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Dr. Maria Minor
Ecology INR
Massey University
P.B.11222
Palmerston North
New Zealand

+64-06-356-9099 ext.84833
M.A.Minor@massey.ac.nz


New Zealand Terrestrial & Freshwater Biodiversity Information System (TFBIS). Find out more...

Acari

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Soil mites

Common name: mites

Scientific name: phylum Arthropoda, class Arachnida.

Description

The terms "mites", Acari, or Acarina, are applied to several orders of small (even microscopic) arachnids, which are very diverse morphologically. Mites are the most numerous arthropods living in the soil. In the leaf litter and soil of a forest the population density of mites can reach hundreds of thousands of individuals per square meter. There are many thousands of described species, yet the fauna of much of the tropical soils is still unknown.

The body of a mite is divided into two regions - the anterior gnathosoma, which bears mouthparts and palps, and the large rounded idiosoma, which makes up the bulk of the body and bears four pairs of legs. The free-living mites of soil and litter usually have well-developed walking legs. The appearance of these mites is extremely varied. Some of the larger soil mites can exceed 5 mm in size, while small ones can be less than 0.2 mm. The mouthparts of mites are small appendages called chelicerae, which end in pincers. Chelicerae are variously modified in different mite groups according to their varied feeding modes, which include grazing on fungi and bacteria, piercing plant cells and animal skin, or preying on other invertebrates. Some of the most common soil mites are described below.

The members of the suborder Oribatida (=Cryptostigmata) are called "beetle" or "moss" mites. Adult oribatid mites usually have a strong exoskeleton, hardened by sclerotization, as in other mites, and by mineralization, similar to millipedes and isopodes. These slow moving mites are 0.2 - 1.0 mm in length and occur in the top layer of soil, in litter debris, and sometimes also on plants, mosses and lichens.


Immature oribatid mites feeding on a dead leaf.© Reproduced by kind permission of Roy Norton.

In contrast to many other microarthropods (=small athropods), oribatid mites reproduce slowly. In cold climates, their life cycle can stretch up to seven years (usually one-two years). Females lay few eggs. Many species are obligately parthenogenetic, with no males recorded. With their slow metabolic rate, slow development and low fecundity, Oribatida are not capable of fast population growth and are usually restricted to relatively stable environments. Oribatid mites graze on fungi and algae, consume decomposing plant matter and occasionally dead collembolans. Some oribatids feed on live nematodes. For many groups feeding habits are still unknown. Adult oribatid mites experience relatively little predation due to their strong exoskeleton, though they are subject to predation by ants, certain beetles and small salamanders. The soft-bodied nymphs are attacked by many soil predators. Oribatida comprise an important component of soil decomposers; their abundance, species composition and diversity in a particular habitat serve as good indicators of soil "health".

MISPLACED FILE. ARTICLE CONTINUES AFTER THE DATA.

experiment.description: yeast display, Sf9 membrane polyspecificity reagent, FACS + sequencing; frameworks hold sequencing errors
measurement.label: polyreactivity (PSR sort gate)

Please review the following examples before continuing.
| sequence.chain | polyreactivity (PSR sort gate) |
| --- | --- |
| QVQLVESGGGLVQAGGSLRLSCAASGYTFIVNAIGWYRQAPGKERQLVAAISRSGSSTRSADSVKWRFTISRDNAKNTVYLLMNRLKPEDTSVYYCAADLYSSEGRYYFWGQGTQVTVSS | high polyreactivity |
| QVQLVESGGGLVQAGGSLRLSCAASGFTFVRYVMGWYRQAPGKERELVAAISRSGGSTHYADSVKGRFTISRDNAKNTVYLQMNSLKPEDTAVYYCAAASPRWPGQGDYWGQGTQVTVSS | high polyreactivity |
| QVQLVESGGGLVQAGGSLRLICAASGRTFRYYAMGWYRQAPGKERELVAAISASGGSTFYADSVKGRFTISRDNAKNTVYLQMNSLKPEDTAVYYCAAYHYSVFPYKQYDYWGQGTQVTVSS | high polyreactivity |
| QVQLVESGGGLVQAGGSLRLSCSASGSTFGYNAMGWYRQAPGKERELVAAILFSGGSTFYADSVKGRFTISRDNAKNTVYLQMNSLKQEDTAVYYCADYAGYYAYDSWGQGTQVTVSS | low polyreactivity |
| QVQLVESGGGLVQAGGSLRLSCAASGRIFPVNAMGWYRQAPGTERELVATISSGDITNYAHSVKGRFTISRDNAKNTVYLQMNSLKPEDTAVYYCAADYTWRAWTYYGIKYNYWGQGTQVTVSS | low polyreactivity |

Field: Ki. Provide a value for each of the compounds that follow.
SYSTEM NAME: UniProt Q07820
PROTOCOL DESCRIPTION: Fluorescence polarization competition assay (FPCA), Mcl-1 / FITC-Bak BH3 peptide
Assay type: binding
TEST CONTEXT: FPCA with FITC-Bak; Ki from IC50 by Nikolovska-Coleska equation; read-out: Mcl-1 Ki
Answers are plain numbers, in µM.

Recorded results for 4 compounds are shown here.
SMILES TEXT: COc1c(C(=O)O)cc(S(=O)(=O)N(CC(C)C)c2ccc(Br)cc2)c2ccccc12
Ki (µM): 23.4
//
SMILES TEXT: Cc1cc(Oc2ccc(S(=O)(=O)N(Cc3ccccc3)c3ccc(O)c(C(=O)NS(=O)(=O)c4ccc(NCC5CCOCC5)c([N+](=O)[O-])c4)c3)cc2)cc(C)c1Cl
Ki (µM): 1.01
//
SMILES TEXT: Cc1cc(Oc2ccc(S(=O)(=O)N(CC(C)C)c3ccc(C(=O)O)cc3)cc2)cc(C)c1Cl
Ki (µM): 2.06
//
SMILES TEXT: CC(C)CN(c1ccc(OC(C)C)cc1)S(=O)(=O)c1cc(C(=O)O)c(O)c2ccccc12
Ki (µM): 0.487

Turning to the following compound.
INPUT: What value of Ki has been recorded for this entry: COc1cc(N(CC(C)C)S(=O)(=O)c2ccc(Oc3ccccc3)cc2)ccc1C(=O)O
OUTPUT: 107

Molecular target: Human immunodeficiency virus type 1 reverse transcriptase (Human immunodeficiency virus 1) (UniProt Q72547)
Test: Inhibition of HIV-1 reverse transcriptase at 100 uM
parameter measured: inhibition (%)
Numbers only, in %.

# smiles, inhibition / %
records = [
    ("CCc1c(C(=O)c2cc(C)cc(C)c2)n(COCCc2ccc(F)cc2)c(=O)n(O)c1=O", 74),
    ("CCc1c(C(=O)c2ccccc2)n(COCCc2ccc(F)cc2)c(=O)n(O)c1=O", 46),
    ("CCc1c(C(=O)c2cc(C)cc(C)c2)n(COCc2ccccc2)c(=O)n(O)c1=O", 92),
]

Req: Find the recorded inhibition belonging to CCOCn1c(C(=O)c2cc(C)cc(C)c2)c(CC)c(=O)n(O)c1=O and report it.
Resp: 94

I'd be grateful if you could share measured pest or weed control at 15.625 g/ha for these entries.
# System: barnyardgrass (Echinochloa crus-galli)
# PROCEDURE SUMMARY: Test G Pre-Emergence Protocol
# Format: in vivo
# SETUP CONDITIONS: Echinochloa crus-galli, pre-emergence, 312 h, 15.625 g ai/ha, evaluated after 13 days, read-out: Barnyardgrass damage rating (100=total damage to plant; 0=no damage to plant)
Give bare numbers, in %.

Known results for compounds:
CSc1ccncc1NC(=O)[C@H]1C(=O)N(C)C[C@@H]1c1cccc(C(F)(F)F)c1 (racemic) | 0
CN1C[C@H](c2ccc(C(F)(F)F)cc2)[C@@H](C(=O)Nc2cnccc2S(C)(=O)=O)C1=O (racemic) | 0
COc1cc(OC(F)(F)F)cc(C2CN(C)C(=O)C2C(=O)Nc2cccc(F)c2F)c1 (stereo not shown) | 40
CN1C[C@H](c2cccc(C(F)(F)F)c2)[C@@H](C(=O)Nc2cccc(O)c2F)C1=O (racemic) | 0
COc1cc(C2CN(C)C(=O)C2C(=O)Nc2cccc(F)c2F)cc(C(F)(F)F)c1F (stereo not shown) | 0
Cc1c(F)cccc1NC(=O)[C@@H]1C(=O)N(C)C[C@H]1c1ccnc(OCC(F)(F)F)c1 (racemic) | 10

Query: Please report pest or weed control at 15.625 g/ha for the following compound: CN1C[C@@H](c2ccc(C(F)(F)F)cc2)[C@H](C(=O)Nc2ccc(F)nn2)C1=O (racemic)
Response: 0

The large gamasid mite Pergamasus crassipes is a voracious predator. This litter-dwelling mite attacks most soft microarthropods of smaller size.

The cohort Gamasina (suborder Mesostigmata) contains fewer species than oribatid mites. Gamasid mites are universally present in soil, though not as numerous as oribatid mites. Almost all Gamasina are predators. Similar to spiders, they inject digestive liquid into the prey they have caught, and then suck up dissolved tissues. The abundance and community structure of these mites reflect the availability of their prey. The larger surface-dwelling gamasid mites attack small arthropods (collembolans, soft-bodied mites, insect larvae and eggs). Smaller deep-litter and soil forms are predominantly nematophagous and are the most important predators of nematodes in many habitats. Some species are fungal feeders. Several genera are considered good bioindicators of habitat and soil condition.

The mites of the suborder Prostigmata are extremely diverse in their size, appearance, and ecology. This very large suborder includes 136 families, of which only 35 famillies are free-living inhabitants of soil and litter, while many others are plant feeders or parasites of animals. Some better known non-soil Prostigmata incude economically important plant pests, such as spider mites (family Tetranychidae), the gall mites (superfamily Eriophyoidea), and the parasites of vertebrates - chiggers (family Trombiculidae), which can attack people.

The free-living soil Prostigmata include such diverse groups as tiny fungivorous Endeostigmata and Pygmephoroidae, active predators Bdelloidea, plant-feeding Cheyletidae, etc... Even within the same family there can be a variety of feeding modes, such as those found among the species of Tarsonemidae and Tydeidae.